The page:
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How Much Electricity Does an Air Purifier Use? Facts & FAQ

air purifier with remote in the house

An air purifier uses a fan to draw air in and then passes it through a filter. Clean air is passed out of the purifier, therefore replacing the dirty or contaminated air it took in. The purifier repeats the process, continuously improving the overall quality of the air.

It’s worth considering the amount of electricity a purifier uses. Some people run air purifiers throughout the day and night, so the cost can add up, although the actual amount of electricity used does depend on the power of the purifier, its efficiency, and how often and for how long you run the device.

Expect anywhere between 10–100 watts of usage, with 50 being around a typical usage level. This is about the same as a cell phone charger and less, even, than a traditional incandescent light bulb.

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Air Purifier Electricity Consumption

You should buy an air purifier that matches the size of the room it will be used in. If yours is rated for a smaller room than it is being used in, it won’t be able to clean the air efficiently, even if you leave it running all day and night. If it is too large a purifier for your room, it will be running unnecessarily and will be inefficiently using electricity.

Although some purifiers give a typical or maximum room size, others are rated as small, medium, or large.

  • A small purifier is suitable for rooms up to 200 square feet.
  • Medium air purifiers are best for rooms between 200–400 square feet.
  • A large air purifier is suitable for rooms between 400–1,500 square feet.

You can also get whole-house air purifiers that are installed as part of your HVAC system and aim to clear the air in every room. Most experts recommend that a purifier is run constantly, rather than when you notice a problem.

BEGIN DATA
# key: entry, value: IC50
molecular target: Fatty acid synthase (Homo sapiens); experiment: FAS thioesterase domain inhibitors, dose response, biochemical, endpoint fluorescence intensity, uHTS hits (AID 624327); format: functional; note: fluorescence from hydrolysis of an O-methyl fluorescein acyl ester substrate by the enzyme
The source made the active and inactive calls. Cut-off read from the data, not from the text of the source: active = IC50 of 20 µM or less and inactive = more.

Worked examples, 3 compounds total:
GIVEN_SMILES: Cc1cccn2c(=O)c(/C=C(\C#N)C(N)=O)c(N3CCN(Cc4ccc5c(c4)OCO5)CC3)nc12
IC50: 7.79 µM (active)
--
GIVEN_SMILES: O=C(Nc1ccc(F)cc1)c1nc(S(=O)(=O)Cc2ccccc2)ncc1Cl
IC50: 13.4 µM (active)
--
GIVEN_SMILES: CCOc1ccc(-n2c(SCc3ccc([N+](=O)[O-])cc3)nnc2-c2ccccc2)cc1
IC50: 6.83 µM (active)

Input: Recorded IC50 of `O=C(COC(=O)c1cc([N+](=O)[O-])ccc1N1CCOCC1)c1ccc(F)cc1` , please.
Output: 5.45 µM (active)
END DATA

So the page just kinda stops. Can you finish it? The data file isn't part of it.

Assuming your air purifier is running at 50 watts, this means it is using 50 watts per hour or 1,200 watts per day, which is 1.2 kilowatts. Over a month, your purifier would use about 36 kilowatt-hours or kWh. Assuming a cost of 15 cents per kilowatt hour, you would be paying approximately $5.40 per month to run your air purifier all day and night, every day and night.

It is also worth noting that most air purifiers give their maximum wattage rating, and the machines rarely reach this maximum, especially if you don’t run the purifier at full power all the time. Your machine might be a 50-watt air purifier but only uses 30 watts.

Purifiers are available with a power rating of less than 10 watts, while whole-house systems would run at more than 100 watts, but most average and even some large purifiers are 50-watt models. Therefore, this is roughly the amount of power you should be expecting to use.

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How Does an Air Purifier Compare to Other Appliances?

Indoor air purifier
Image By: Parinya Smithijaroenpon, Shutterstock

With electricity prices fluctuating over the past few years, it is understandable to be concerned with power consumption, but a decent purifier uses very little power, even when compared to other appliances in the home.